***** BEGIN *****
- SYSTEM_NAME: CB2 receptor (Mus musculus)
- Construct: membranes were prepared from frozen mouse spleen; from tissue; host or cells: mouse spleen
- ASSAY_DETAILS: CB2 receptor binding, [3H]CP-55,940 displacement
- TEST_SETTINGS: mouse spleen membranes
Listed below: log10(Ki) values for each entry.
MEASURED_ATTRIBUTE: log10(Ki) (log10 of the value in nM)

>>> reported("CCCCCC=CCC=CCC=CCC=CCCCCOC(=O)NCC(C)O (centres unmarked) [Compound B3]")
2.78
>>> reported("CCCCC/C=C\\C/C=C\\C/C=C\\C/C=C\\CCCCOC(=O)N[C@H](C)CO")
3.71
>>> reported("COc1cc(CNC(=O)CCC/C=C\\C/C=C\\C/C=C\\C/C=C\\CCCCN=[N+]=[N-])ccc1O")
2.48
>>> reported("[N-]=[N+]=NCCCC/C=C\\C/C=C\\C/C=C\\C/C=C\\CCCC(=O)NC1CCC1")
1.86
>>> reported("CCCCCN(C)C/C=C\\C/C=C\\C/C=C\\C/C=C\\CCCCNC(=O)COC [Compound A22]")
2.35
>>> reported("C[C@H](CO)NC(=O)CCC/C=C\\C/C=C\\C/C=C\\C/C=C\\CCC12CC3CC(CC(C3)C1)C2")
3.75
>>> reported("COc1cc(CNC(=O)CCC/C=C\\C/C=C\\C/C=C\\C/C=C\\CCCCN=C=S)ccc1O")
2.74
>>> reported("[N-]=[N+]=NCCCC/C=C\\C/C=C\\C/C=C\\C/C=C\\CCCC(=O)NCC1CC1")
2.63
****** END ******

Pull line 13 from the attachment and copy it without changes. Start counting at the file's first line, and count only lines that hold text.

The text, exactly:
>>> reported("[N-]=[N+]=NCCCC/C=C\\C/C=C\\C/C=C\\C/C=C\\CCCC(=O)NC1CCC1")